We will venture out of Fremantle for the November general meeting, all the way to Cockburn, to Azelia Ley Homestead Museum. The heritage listed residence was built in 1923 and offers a glimpse into the life of a prosperous settler family.The Cockburn Historical Society oversees the running of the museum and will provide us with a guided tour of the museum. Meet inside the park, on the western side of Manning Lake. Members of CHS will join us for Christmas drinks and nibbles in the garden after the tour.
Our August meeting will be lunch at the Fremantle Sailing Club. We’re starting at 11.30 am in the State Room, with a presentation by the Club Archivist, Carolyn Jupp, who will give a short, illustrated talk on the history of the club. The State Room is on the first floor and can be accessed by the stairs, or a lift, which is to the left as you enter. There will be time for questions before we go down to the galley/restaurant (which looks out to the marina) for lunch at approximately 12.15pm.
Items on the bar menu will be available for purchase and drinks may be bought over the bar.
If you would like to come to this event, please rsvp to firstname.lastname@example.org by no later than Wednesday 18 August.
The Fremantle History Society has sent a submission to the Heritage Council of WA regarding the proposed permanent listing of Victoria Quay. The committee consider the site to be of major significance to the history and heritage of Fremantle. A copy of the submission can be accessed at the link below.
The Fremantle History Society recently sent a submission to the City of Fremantle regarding the naming of Kings Square. It provides an historical perspective on the naming of places and how all facets of the history of the place need to be considered.
The Evan Davies Building was built in 1899 as the Fremantle Literary Institute and was typical of gold boom era buildings. Over the years, the building has housed a number of different uses. Today the upstairs areas are leased and used by Beerpourium: purveyors of craft beers and wood fired tucker.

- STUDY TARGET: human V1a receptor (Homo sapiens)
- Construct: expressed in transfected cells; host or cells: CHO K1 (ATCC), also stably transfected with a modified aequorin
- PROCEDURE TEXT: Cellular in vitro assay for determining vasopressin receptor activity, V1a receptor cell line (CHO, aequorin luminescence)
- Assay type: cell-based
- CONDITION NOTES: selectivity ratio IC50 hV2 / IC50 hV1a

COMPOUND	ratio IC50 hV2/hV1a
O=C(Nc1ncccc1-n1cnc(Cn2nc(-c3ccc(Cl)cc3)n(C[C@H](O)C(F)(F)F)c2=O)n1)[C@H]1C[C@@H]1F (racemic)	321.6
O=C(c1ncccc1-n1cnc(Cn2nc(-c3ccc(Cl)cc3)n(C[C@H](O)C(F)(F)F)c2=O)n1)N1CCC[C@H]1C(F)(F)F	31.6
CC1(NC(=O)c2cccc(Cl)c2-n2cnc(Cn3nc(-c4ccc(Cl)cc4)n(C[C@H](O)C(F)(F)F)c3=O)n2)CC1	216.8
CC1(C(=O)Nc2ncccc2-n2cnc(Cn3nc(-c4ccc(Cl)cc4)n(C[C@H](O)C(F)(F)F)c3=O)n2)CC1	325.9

At our April meeting Jon Strachan and Alan Kelsall will provide an overview of the history of the building and its various uses while we get the chance to enjoy drinks from the bar and sample some of the wood fired fare.
The meeting is proud to be part of the Australian Heritage Festival, the theme of which is ‘Our heritage for the future’. What better way to celebrate this topic than by exploring how heritage buildings can continue to have a place in our community today.
The owner is opening Beerpourium just for us so we will be able to have a good look around the premises and enjoy their wares without the noise and fuss of others. Platters of food from the wood fired ovens will be available. Drinks from the bar.
On the 1st of July 1919 this photograph was taken of 20-year old nurse Ivy Preddy. She worked at the No. 8 Australian General Hospital in South Terrace during WWI.
Have you ever wondered what happened in Fremantle over the years? The link below takes you to snippets of information about people places and events which occurred in the month of July. Some have images relating to the story.
Photograph courtesy of Fremantle History Centre LH003049
In late April 2020 the state government committed $230m for a replacement for the Fremantle Traffic Bridge built as a temporary structure in 1938. Rail options will also be considered as part of the project.
Read about the drama of the collapse of the second railway bridge in this timely piece by Heather Campbell.
This isn’t the first time Western Australia’s isolation has protected it from the worst of a pandemic. The Bubonic Plague killed millions over a 6 year period at the beginning of the last century but WA remained reasonably unscathed. Fremantle was the main point of infection though. Read more about it in Michelle McKeogh’s fascinating piece.